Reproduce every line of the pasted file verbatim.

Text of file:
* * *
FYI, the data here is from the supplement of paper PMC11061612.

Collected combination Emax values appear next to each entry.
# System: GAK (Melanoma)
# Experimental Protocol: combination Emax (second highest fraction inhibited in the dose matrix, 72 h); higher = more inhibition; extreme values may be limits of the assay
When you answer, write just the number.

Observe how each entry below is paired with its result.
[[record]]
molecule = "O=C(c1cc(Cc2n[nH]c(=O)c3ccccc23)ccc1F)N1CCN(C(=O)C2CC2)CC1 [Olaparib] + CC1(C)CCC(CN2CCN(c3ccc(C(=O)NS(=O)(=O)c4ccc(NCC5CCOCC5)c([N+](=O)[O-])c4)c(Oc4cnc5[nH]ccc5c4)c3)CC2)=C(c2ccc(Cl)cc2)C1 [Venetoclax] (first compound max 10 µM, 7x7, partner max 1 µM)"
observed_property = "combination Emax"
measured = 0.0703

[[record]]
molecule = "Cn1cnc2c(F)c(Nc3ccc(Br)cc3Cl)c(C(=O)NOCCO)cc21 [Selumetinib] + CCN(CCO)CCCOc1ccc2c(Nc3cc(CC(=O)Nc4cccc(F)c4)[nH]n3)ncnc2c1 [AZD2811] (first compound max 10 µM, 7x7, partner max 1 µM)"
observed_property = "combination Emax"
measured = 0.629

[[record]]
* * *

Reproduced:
FYI, the data here is from the supplement of paper PMC11061612.

Collected combination Emax values appear next to each entry.
# System: GAK (Melanoma)
# Experimental Protocol: combination Emax (second highest fraction inhibited in the dose matrix, 72 h); higher = more inhibition; extreme values may be limits of the assay
When you answer, write just the number.

Observe how each entry below is paired with its result.
[[record]]
molecule = "O=C(c1cc(Cc2n[nH]c(=O)c3ccccc23)ccc1F)N1CCN(C(=O)C2CC2)CC1 [Olaparib] + CC1(C)CCC(CN2CCN(c3ccc(C(=O)NS(=O)(=O)c4ccc(NCC5CCOCC5)c([N+](=O)[O-])c4)c(Oc4cnc5[nH]ccc5c4)c3)CC2)=C(c2ccc(Cl)cc2)C1 [Venetoclax] (first compound max 10 µM, 7x7, partner max 1 µM)"
observed_property = "combination Emax"
measured = 0.0703

[[record]]
molecule = "Cn1cnc2c(F)c(Nc3ccc(Br)cc3Cl)c(C(=O)NOCCO)cc21 [Selumetinib] + CCN(CCO)CCCOc1ccc2c(Nc3cc(CC(=O)Nc4cccc(F)c4)[nH]n3)ncnc2c1 [AZD2811] (first compound max 10 µM, 7x7, partner max 1 µM)"
observed_property = "combination Emax"
measured = 0.629

[[record]]